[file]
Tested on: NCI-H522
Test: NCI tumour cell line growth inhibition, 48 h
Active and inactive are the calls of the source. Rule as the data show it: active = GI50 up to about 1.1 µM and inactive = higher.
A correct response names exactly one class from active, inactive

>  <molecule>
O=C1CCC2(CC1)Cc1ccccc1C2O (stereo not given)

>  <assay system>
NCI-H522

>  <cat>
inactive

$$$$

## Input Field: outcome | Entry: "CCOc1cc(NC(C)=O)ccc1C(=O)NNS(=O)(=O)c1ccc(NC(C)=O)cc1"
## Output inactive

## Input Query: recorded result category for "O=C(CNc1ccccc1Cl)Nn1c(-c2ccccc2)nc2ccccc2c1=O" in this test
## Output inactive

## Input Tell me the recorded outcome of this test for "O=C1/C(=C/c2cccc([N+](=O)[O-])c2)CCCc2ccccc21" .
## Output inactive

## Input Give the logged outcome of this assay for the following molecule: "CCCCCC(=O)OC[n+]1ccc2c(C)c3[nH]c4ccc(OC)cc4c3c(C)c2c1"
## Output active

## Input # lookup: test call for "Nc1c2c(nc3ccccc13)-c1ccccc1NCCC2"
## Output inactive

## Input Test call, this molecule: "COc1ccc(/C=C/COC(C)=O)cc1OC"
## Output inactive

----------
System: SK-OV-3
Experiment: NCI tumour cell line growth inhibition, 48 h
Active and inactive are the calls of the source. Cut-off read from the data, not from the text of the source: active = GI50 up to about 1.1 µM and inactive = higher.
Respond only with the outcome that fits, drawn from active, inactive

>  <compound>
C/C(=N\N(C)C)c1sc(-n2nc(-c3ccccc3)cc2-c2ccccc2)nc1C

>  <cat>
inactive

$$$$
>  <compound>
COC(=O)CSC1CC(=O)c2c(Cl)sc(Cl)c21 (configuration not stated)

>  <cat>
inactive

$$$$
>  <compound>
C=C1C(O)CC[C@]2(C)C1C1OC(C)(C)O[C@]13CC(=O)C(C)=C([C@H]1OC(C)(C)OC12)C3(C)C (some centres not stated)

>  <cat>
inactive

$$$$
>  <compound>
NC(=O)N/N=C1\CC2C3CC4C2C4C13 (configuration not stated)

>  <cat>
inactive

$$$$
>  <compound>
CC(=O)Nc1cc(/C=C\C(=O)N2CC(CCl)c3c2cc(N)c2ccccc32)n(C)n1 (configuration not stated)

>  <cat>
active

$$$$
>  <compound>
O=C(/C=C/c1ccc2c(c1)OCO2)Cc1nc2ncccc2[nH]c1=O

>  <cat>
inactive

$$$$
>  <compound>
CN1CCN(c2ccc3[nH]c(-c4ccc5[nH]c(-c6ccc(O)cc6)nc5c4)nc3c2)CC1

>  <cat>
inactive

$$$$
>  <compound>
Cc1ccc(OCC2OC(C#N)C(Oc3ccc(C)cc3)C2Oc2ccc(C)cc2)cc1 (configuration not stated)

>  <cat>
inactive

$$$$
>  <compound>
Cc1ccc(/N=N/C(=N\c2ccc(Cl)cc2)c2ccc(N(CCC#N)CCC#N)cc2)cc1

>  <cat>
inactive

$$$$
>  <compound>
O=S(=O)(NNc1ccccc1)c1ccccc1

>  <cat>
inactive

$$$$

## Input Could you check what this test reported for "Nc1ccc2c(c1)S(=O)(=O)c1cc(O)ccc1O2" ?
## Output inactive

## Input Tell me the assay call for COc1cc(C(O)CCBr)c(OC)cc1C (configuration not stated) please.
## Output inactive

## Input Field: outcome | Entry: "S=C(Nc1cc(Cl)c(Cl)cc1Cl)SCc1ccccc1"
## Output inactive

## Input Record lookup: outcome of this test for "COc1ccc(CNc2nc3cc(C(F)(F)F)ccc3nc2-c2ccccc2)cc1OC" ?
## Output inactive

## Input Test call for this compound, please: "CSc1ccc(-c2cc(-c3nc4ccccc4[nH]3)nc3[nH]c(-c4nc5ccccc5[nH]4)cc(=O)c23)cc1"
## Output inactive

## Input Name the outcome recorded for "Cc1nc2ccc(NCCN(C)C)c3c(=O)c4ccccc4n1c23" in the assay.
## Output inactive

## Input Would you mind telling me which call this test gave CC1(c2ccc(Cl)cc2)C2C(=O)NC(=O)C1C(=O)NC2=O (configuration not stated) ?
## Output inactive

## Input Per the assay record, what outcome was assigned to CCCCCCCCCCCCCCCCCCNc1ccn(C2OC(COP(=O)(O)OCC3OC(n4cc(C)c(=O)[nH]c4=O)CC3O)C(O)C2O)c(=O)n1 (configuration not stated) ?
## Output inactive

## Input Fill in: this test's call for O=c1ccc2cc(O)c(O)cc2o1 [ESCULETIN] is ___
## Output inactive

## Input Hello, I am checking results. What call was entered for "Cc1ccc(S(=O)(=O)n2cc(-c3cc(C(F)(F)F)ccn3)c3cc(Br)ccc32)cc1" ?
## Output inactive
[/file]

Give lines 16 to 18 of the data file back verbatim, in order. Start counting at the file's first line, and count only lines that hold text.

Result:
## Input Tell me the recorded outcome of this test for "O=C1/C(=C/c2cccc([N+](=O)[O-])c2)CCCc2ccccc21" .
## Output inactive

## Input Give the logged outcome of this assay for the following molecule: "CCCCCC(=O)OC[n+]1ccc2c(C)c3[nH]c4ccc(OC)cc4c3c(C)c2c1"